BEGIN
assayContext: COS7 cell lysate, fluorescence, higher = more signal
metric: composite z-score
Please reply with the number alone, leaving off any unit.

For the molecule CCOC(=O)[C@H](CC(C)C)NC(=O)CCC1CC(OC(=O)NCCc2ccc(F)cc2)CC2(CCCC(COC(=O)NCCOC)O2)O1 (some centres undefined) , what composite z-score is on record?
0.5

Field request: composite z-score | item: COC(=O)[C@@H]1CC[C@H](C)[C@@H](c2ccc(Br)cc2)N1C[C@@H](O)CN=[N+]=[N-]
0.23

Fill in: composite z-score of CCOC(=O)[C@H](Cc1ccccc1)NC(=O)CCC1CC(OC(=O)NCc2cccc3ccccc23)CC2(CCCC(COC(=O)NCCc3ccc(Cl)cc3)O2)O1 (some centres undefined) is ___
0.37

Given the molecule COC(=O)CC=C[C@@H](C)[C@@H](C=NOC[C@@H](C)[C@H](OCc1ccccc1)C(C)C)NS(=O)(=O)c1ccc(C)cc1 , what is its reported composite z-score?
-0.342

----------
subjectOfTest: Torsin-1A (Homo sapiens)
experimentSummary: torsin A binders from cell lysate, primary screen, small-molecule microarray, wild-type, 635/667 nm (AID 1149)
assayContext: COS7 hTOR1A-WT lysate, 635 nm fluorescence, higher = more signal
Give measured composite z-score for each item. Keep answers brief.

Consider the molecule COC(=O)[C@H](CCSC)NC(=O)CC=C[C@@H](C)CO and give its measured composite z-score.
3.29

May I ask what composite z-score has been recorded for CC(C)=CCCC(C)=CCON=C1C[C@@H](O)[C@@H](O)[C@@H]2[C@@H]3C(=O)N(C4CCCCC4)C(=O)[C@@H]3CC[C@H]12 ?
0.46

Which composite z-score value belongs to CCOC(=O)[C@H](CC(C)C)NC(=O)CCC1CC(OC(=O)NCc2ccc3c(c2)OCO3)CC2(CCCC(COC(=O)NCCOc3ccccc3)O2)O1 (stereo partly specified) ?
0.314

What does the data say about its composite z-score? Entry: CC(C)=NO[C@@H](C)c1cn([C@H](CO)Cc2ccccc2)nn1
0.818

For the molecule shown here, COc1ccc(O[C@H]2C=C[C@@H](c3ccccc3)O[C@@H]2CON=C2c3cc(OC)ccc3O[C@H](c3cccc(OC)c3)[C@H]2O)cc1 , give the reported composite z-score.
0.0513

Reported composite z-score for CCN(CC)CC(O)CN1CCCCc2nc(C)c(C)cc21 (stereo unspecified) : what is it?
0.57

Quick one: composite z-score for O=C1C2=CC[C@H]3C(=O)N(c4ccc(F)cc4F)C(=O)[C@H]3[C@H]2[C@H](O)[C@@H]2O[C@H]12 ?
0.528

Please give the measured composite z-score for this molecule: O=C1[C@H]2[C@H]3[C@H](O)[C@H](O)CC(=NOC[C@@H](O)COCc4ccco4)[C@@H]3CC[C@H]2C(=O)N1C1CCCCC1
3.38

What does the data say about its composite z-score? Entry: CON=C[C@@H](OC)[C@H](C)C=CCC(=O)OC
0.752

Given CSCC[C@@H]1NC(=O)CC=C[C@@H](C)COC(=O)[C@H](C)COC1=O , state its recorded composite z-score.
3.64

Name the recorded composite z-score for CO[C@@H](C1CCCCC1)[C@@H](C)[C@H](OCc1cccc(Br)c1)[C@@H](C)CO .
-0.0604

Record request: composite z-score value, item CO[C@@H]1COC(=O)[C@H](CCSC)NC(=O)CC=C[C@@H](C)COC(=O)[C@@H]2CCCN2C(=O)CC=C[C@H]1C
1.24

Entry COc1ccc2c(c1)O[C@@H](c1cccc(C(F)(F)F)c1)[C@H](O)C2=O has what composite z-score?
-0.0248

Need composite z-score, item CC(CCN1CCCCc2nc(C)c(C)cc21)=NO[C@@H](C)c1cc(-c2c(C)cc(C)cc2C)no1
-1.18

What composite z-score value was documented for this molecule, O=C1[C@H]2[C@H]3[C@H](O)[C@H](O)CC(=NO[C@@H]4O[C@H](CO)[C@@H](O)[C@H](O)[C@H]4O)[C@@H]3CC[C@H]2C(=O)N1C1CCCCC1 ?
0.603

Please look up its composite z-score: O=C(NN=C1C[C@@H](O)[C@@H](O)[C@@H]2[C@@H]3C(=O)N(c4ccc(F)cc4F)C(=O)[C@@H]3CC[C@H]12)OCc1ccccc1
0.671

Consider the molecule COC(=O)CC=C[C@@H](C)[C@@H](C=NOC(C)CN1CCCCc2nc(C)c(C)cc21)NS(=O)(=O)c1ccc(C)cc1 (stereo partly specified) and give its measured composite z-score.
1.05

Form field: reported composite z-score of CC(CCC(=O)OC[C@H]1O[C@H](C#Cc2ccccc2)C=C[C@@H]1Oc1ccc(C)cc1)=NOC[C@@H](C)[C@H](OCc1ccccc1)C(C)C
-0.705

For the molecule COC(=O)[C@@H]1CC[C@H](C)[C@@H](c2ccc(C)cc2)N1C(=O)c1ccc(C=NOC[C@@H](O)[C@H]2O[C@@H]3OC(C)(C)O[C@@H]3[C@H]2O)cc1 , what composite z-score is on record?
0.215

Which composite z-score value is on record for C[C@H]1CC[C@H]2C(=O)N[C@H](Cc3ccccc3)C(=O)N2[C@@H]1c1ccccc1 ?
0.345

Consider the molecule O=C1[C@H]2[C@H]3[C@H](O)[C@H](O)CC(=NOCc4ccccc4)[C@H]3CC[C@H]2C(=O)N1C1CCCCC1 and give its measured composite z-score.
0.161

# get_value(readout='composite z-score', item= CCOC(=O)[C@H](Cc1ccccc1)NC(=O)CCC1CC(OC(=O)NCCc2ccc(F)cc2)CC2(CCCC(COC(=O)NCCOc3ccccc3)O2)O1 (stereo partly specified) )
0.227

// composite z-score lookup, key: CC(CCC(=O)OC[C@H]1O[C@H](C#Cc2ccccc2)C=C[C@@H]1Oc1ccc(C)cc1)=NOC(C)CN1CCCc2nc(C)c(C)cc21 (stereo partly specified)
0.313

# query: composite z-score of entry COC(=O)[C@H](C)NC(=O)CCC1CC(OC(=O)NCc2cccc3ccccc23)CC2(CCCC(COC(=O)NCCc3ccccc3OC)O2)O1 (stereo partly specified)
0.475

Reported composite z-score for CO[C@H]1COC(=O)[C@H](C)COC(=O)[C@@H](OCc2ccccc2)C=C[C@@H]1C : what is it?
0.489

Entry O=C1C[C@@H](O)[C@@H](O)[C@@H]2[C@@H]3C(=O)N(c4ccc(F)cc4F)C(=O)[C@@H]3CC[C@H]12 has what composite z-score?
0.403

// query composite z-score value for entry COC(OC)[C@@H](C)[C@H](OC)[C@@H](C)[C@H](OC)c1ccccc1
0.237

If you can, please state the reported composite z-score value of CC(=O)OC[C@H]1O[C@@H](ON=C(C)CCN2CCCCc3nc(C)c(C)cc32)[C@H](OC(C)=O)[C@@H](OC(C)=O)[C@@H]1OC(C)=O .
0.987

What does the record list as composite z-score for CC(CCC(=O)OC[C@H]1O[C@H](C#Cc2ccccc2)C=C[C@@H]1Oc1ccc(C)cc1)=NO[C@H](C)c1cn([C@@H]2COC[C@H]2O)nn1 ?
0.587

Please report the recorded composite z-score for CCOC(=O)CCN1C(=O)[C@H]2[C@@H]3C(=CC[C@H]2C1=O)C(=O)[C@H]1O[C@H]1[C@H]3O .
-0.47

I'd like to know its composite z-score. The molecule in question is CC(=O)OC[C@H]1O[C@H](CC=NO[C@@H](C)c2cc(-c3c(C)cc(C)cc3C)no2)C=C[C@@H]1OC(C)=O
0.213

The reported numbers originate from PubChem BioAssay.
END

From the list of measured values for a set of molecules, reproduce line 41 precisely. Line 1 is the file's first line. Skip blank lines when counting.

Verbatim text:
Entry COc1ccc2c(c1)O[C@@H](c1cccc(C(F)(F)F)c1)[C@H](O)C2=O has what composite z-score?